Mark 9:
22 “It has often thrown him into fire or water to kill him. But if you can do anything, take pity on us and help us.”
23 “‘If you can’?” said Jesus. “Everything is possible for one who believes.”
24 Immediately the boy’s father exclaimed, “I do believe; help me overcome my unbelief!”

The boy’s father still needs God’s solution after the disciples’ failure. He speaks to Jesus saying, ‘if you can’. The boy’s father knew the disciples could not. Perhaps, Jesus can. How often might we ask Jesus ‘if he can’? We have seen instances where prayers of well meaning people ‘could not’.

Jesus said everything is possible for one who believes. The man replies that he does believe and needs help to overcome his unbelief. So which is it? Do you believe or not believe? In your battle between belief and unbelief, one of them will lead. There are no 50-50 balances between faith and doubt. Either belief has the majority vote in your life or the opposition rules.

This man chose to put what he believes first. I do believe. Help my unbelief.

You cannot resolve doubt without the presence of faith to lead the way. What are you doing with your doubts and questions? Unless you are lead first by what you do believe, you will not get answers that satisfy.

In the face of failure, this man chose to trust God. The experience of others showed dramatic help from the hands of God. The man had reason to believe that God could change his reality. The opposition leaders were quick to point out the disciples’ ineffectiveness. There are always at least two opinions on matters that require faith.

The real question is which leads you? Belief or unbelief? Faith or doubt? You cannot stay fixed in place. Eventually you will know what you choose to believe. What do you choose to believe?

Faith comes by hearing the Word of God. How has God spoken to you?

Have you spent too long on the killing floor and lost your sense of smell? It’s time to climb the mountain of prayer and let God be seen for whom He is.

I do believe. Help my unbelief.


Lozt Dog said…
You claim that faith and doubt are separate. Isn't it possible that doubt is often a sign that one's faith has a pulse, that it's alive and well and exploring and searching. Faith and doubt aren't opposites, they are, it turns out, excellent dance partners. (Rob Bell) Only a man with incredible ego could say that we could not linger in doubt...for many have strengthened their faith by allowing themselves to sit and rest in doubt, in solitude and aloneness. In fact, many have found faith by allowing themselves to not rush away from that which scared them, caused them to question, and asked the Author if He/She exists. The doubter should be praised for examining their faith...not discarded like they are unwanted and unworthy. And that, my friend, is wisdom. Doubt.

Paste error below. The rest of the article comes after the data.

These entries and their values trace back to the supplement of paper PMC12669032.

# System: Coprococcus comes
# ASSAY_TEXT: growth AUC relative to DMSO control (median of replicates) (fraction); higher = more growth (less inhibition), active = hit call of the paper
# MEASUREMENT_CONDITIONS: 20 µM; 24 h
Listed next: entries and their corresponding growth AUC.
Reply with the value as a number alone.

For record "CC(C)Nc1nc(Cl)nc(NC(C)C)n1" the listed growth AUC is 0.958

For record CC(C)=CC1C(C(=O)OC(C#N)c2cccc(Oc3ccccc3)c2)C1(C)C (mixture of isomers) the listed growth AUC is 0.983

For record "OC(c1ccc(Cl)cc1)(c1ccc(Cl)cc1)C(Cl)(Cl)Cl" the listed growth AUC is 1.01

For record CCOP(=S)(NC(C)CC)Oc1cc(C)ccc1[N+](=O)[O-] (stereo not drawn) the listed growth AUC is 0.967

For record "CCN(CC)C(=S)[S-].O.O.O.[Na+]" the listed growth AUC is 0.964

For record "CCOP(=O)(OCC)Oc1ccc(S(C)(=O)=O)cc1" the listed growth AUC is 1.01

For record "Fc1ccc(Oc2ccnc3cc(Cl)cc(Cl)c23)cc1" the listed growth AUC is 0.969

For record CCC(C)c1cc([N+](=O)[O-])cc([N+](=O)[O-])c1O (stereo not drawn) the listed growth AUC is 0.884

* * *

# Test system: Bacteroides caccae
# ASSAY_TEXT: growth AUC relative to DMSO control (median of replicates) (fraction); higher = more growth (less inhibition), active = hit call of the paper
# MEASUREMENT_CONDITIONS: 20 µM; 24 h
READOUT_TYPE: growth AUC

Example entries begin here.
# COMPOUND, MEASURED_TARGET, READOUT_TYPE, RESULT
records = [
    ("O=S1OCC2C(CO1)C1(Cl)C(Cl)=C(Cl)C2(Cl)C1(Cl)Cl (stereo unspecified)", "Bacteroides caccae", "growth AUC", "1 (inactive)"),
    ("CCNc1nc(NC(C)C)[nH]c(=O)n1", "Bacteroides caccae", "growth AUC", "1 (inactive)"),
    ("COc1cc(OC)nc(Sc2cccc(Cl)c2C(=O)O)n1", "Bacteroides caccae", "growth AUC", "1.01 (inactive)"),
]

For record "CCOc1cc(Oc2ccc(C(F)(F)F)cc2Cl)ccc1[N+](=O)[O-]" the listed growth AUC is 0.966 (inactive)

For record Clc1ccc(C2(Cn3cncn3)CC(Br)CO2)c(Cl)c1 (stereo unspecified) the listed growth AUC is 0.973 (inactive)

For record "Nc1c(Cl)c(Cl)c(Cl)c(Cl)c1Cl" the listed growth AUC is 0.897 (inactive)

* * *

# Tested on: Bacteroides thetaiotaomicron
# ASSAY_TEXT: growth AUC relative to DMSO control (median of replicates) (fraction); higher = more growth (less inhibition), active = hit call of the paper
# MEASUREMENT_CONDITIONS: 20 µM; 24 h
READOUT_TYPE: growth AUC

Kevin Rogers said…
Interesting thoughts. Thank you.

Faith and doubt do co-exist, but I think one will rule over the other in the end. I came to renewed faith after making room for my own doubts. Faith was not so much of a choice, as a willingness to recognize what was placed inside me and letting it grow. It is God that awakens our faith, not our logic, upbringing or fear.

I like what Peter said-- But in your hearts revere Christ as Lord. Always be prepared to give an answer to everyone who asks you to give the reason for the hope that you have. But do this with gentleness and respect.

Unwanted and unworthy are sad words... let the new day come.
Lozt Dog said…
Hey Kev,

I'm thinking that the focus is the "Go. Do good. Don't worry about the doubt part." message that gets passed on by Jesus to the apostles/followers of the day. It seems to me that the historical Christ was less concerned about the doubts his closest followers had and more concerned that they would head out to be his hands and feet to the world.

The act of faith is a choice- not unlike the act of unbelief. The act of faith is not simply a leap- it's a leap that requires you to not have reservations about your jump.

I find faith/doubt/certainty/uncertainty extremely interesting concepts. While I do not believe that we can be certain about historical texts, I do find them interesting and worthy of discussion. It is the certainty in faith that, in my opinion, can actually cause the future problems. It's the insistence on 100% certainty that can cause injury.

I love magic tricks. When I watch the magicians try and FOOL US on Penn & Teller, I am certain they have done a number on the Hosts. Most of the time they have not. I am so easily fooled.

We can be fooled into believing that our faith must be certain. That we need to know 100% without a doubt that something is or is not true. Doctrine is this way. Doctrine can trick us into being certain about what many are uncertain of. If this were not so, we'd have one big church.

Should this not be the case for the believer, should we do as the historical Jesus did and just encourage them to continue to "Go. Do good. Don't worry about having all your ducks in a row right now."

Or do we say, "Go. Don't do good until you got your Theology straight."

The historical Jesus seemed to seek out the doubter- not send them away.